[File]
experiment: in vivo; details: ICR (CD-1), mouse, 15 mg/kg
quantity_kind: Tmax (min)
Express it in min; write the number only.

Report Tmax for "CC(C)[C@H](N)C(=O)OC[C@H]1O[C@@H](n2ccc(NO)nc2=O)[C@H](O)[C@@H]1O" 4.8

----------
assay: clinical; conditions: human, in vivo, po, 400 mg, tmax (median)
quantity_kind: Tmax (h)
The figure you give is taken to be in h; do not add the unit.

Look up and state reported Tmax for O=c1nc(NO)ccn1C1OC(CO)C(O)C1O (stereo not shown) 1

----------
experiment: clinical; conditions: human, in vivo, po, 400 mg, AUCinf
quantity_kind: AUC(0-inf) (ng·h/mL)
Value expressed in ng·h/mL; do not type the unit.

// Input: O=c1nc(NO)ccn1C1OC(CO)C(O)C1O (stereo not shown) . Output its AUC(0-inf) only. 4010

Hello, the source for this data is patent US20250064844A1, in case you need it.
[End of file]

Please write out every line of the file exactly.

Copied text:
experiment: in vivo; details: ICR (CD-1), mouse, 15 mg/kg
quantity_kind: Tmax (min)
Express it in min; write the number only.

Report Tmax for "CC(C)[C@H](N)C(=O)OC[C@H]1O[C@@H](n2ccc(NO)nc2=O)[C@H](O)[C@@H]1O" 4.8

----------
assay: clinical; conditions: human, in vivo, po, 400 mg, tmax (median)
quantity_kind: Tmax (h)
The figure you give is taken to be in h; do not add the unit.

Look up and state reported Tmax for O=c1nc(NO)ccn1C1OC(CO)C(O)C1O (stereo not shown) 1

----------
experiment: clinical; conditions: human, in vivo, po, 400 mg, AUCinf
quantity_kind: AUC(0-inf) (ng·h/mL)
Value expressed in ng·h/mL; do not type the unit.

// Input: O=c1nc(NO)ccn1C1OC(CO)C(O)C1O (stereo not shown) . Output its AUC(0-inf) only. 4010

Hello, the source for this data is patent US20250064844A1, in case you need it.